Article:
Its proximity to Christopher Street, the original heart of New York’s gay and lesbian culture, is a happy accident. Its street sign has become an LGBT icon.
The 1943 movie, A Night to Remember, portrays 13 Gay Street as the address of the building where most of the action, including a murder, occurs.
In 1996 Sheryl Crow made a video on Gay Street for the song, “A Change Would Do You Good”.
ACTOR – Chris Thorn
Chris is from South Berwick, ME and now lives in Brooklyn, NY. He attended Boston University along with Sonnet 142 director Noah Bean. He played King Phillip of France in NYSE’s inaugural production of King John. Other New York credits include 3 seasons with The Acting Company, performing in Shakespeare Off-Broadway, at The Guthrie Theater in Minneapolis and across the country. He was a 2009 NYIT award nominee for his work in The Most Damaging Wound presented by The Production Company. He has been a participant in FringeNYC 5 times. By the time the Sonnet Project reaches its completion he hopes to tour the city bicycle on a “sonnet circuit” or “tour de shakey”, if you will.
DIRECTOR – Noah Bean
Primarily know as an actor, Noah Bean can currently be seen in the series regular role of ‘Ryan Fletcher’ on the popular series Nikita which airs on The CW, and was previously seen as series regular ‘David Connor’ on FX’s award-winning hit series Damages.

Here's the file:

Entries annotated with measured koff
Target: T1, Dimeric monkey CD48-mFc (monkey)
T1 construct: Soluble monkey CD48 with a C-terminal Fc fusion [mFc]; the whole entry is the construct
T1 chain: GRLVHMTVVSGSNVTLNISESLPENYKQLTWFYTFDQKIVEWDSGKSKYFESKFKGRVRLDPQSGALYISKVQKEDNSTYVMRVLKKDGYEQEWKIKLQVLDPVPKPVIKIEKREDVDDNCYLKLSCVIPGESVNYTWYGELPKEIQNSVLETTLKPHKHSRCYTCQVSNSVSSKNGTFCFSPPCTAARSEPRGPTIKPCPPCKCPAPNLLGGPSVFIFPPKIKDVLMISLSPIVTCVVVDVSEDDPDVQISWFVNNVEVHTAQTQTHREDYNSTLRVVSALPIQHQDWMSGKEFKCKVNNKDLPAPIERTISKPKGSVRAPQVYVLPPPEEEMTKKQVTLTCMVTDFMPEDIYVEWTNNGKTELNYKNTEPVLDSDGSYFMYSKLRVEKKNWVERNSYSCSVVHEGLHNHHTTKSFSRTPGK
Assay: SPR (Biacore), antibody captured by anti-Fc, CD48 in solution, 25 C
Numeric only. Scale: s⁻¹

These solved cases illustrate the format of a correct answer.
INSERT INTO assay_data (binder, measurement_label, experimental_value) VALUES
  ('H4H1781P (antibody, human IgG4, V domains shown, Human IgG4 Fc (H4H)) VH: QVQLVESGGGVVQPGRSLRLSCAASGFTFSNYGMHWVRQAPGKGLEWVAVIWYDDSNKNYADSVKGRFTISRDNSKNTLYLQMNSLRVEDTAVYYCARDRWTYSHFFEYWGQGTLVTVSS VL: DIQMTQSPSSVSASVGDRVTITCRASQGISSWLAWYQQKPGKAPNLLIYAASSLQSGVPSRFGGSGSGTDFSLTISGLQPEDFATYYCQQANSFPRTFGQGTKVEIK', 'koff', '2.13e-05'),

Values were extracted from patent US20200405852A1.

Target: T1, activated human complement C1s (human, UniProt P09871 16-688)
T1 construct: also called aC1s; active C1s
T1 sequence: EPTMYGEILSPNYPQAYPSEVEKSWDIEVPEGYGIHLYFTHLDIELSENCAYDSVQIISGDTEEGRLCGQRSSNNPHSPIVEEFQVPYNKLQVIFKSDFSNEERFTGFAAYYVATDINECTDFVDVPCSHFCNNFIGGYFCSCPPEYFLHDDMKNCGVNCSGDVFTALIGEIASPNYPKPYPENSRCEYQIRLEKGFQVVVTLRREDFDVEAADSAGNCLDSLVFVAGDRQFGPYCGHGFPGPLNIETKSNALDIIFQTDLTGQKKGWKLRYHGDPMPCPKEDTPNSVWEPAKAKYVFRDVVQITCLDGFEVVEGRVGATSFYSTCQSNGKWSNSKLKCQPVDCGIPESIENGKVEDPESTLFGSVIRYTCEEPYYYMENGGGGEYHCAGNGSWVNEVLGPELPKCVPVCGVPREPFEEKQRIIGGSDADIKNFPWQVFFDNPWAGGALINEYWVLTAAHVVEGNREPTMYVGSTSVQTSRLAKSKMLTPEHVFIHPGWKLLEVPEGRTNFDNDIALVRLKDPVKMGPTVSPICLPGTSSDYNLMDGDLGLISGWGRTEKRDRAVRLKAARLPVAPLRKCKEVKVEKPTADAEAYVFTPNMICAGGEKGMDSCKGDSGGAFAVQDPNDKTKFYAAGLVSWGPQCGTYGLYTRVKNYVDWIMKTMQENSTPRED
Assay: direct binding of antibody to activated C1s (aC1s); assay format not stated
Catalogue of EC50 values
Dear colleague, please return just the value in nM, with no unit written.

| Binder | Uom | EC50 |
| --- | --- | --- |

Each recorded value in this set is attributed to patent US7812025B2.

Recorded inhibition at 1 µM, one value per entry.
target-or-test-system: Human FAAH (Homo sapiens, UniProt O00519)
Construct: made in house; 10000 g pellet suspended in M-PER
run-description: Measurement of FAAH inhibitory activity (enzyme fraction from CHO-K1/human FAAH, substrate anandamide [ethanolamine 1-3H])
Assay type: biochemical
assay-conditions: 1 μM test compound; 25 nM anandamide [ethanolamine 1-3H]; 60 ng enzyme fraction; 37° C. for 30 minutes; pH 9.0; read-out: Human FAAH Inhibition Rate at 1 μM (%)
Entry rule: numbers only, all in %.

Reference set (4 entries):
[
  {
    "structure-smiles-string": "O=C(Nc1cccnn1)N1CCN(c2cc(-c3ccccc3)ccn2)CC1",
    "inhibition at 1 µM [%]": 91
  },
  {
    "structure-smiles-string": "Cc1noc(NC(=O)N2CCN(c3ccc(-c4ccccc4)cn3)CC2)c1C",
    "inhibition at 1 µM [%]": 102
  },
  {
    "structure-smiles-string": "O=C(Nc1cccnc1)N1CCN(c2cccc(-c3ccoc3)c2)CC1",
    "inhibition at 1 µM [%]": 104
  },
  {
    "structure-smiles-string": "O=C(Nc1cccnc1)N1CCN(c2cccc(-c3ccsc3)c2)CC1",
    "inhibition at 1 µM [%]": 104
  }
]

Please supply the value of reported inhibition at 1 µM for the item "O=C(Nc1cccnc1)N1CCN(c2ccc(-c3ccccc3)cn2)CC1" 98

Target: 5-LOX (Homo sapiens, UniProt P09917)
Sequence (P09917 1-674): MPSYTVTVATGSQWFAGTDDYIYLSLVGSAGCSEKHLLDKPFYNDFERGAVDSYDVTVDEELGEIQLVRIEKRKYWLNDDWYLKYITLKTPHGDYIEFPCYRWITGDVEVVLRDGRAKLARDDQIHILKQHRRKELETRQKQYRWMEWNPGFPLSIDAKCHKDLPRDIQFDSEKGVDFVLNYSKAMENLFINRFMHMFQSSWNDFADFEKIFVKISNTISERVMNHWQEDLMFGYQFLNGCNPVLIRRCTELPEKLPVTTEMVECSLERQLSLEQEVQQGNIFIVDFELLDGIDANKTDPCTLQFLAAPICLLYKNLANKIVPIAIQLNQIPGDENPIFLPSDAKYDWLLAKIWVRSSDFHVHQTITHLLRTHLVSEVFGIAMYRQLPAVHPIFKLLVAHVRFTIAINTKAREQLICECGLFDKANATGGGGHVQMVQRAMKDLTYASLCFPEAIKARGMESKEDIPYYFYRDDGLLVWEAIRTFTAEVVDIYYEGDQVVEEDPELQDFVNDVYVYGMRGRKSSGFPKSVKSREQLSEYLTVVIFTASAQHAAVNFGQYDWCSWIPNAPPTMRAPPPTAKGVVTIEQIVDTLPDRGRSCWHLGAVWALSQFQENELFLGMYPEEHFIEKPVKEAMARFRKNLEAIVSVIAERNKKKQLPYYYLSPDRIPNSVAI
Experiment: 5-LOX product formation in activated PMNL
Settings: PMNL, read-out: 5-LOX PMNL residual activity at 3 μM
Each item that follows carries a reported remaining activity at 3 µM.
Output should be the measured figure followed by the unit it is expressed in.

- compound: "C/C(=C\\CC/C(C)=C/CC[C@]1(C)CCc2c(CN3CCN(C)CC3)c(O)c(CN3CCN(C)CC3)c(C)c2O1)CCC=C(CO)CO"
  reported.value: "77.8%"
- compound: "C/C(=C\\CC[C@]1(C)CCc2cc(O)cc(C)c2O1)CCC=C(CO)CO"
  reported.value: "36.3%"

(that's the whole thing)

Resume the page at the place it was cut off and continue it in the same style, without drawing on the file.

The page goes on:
Bean’s other television credits include recurring roles on the hit ABC series Once Upon a Time, the TNT/Jerry Bruckheimer series Dark Blue, and the Brooke Shields-starrer Lipstick Jungle, as well as guest-star roles on such series as Cold Case, Private Practice, Fringe, Medium, It’s Always Sunny In Philadelphia, Numb3rs, Crumbs, Joan of Arcadia, and Law & Order: SVU.
Bean was also recently seen as the male lead in the romantic comedy feature film The Pill, opposite Rachel Boston. For his work in The Pill, Bean received the New York Emerging Talent Award at the Big Apple Film Festival; the film received a number of other awards on the festival circuit and was released theatrically in December 2011. Other recent film credits include Little Murder opposite Josh Lucas, Morning Glory with Rachel McAdams, and the horror satire Hysterical Psycho, which premiered at the TriBeCa Film Festival in April 2009. In 2005, he appeared in the Marc Forster film Stay with Ewan MacGregor, Ryan Gosling, and Naomi Watts from Fox/New Regency. He recently completed filming the male lead in the independent feature Black Marigolds; the film is scheduled to hit the festival circuit in Spring 2013.